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Speaking at the UN Security Council last week Secretary of State Hillary Clinton declared, “It is time for the international community to put aside our own differences and send a clear message of support to the people of Syria.” And the day after the Security Council vote with Russia and China vetoing the resolution to adopt the Arab League plan, a frustrated Mrs. Clinton repeated her call to “support the Syrian people’s right to have a better future.”
The problem of Mrs. Clinton and others who express such concern for the ongoing internecine violence in Syria is that they constantly issue pronouncements about the “Syrian people” as if it was a homogeneous national grouping. Her ignorance was further demonstrated when speaking to reporters during a visit Sunday in Bulgaria. She said: “the international community had a duty to halt continuing bloodshed and promote a political transition that would see Mr. Assad step down.” Can she honestly believe Basher al-Assad will simply agree to resign?
If one is to ever develop a coherent and attainable goal-oriented Syrian policy, one first has to understand the various groupings and allegiances at play.
The “Syrian people” is a composite of religious and ethnic groups who historically oppose each other. The dominant group, approximately two thirds of the population are Sunni Muslims; 12 percent are Alawites; 9 percent are Kurds; 10 percent are various Christian sects (Arab Christians, Assyrians and Armenians); and the remainder are a hodgepodge of religio-ethnic groups including Druze, Turkmens and Circassians.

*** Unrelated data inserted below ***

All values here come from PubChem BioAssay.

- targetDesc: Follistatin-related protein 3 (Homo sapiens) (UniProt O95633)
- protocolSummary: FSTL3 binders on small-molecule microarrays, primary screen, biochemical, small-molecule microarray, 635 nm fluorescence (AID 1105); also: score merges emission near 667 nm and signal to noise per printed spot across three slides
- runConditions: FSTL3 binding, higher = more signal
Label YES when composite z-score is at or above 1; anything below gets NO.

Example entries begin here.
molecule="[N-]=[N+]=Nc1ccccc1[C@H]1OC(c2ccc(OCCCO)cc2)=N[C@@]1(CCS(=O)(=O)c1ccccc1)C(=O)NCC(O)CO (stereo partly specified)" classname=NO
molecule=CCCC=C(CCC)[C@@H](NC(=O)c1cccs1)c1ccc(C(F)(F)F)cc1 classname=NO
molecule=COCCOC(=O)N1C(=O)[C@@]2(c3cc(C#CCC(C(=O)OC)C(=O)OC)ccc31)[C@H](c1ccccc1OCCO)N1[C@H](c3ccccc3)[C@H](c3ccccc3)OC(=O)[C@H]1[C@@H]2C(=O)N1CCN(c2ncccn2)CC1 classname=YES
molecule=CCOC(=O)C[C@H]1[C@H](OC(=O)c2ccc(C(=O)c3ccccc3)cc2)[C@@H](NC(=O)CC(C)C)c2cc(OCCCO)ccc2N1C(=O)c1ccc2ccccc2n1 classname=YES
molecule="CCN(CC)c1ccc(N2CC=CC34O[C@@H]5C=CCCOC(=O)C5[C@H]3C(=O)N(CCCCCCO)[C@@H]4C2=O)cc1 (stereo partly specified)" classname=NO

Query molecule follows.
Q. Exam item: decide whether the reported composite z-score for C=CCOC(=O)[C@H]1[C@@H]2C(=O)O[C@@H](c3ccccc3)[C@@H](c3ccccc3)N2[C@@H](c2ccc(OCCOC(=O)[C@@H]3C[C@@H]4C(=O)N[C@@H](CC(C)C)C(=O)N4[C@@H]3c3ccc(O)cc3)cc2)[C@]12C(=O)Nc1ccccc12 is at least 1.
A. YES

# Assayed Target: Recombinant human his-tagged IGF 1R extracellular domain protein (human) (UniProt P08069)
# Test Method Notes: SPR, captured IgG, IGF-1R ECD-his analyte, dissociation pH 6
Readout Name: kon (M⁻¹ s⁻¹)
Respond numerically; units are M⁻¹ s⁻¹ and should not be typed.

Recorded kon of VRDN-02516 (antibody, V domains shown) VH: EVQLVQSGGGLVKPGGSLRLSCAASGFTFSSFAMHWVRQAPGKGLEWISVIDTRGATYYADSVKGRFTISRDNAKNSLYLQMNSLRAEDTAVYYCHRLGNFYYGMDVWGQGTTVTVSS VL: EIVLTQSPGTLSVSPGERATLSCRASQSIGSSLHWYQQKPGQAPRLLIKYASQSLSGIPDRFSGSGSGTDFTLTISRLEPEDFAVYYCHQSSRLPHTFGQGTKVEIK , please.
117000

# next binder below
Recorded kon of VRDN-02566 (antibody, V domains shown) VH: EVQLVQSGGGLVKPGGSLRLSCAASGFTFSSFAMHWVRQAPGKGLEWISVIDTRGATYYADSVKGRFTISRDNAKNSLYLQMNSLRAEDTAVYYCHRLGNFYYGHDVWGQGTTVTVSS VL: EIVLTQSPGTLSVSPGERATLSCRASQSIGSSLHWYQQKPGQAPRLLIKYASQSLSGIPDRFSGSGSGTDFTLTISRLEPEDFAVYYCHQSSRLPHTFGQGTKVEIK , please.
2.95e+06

Let’s focus on the Sunni, the Alawites and the Kurds. The Sunni majority includes the Muslim Brotherhood. It is subjugated by the ruling Alawites led by the al-Assad family. The Sunni majority, which lost power in the takeover of Syrian rule by the Alawite-dominated secular nationalist Syrian Baathist Party in a 1963 coup, began to cause increasingly violent unrest led by the Muslim Brotherhood. This later developed into open revolt.
In 1980, after an assassination attempt against President Hafez al-Assad failed, he came down on them like a ton of bricks, literally. In 1982, the city of Hama, a Muslim Brotherhood stronghold, was destroyed by regular Syrian army forces, including tanks and artillery, commanded by Rifat al-Assad, Hafez’s younger brother. An estimated 20,000 residents of Hama were killed. The revolt was quelled and the Alawite al-Assad family continued to rule.
However, the real dispute goes way back. The Sunni majority view the Alawite minority as heretics. The Alawites, or Alawi as they called themselves because of their adherence to Ali (the Muslim prophet, Mohammad’s cousin and son-in-law), were originally called by the Sunnis the “Nusayri” after the Shi’ite Ibn Nusayr in the 9th century, indicating their break with Islam. After 1920 and French rule in Syria (which included Lebanon), the persecuted Alawites ingratiated themselves with the new rulers.
The French encouraged Alawites to join the French-commanded Syrian army and dominate the officer corps as a counterweight to the hostile Sunni majority. This subsequently set the stage for the Alawite dominance of the Baath Party and the 1963 takeover of the Syrian government.
The Kurds, while only 9 percent of the total Syrian population, comprise the majority of the Jazira province, and are affiliated with major Kurdish populations in neighboring Iran, Iraq and Turkey. Historically, the Kurds once ruled their own land known as Kurdistan which included eastern Turkey, northern Iraq, northwestern Iran and northern Syria. The Kurds in all of these countries are persecuted by the current ruling regimes in their respective countries.
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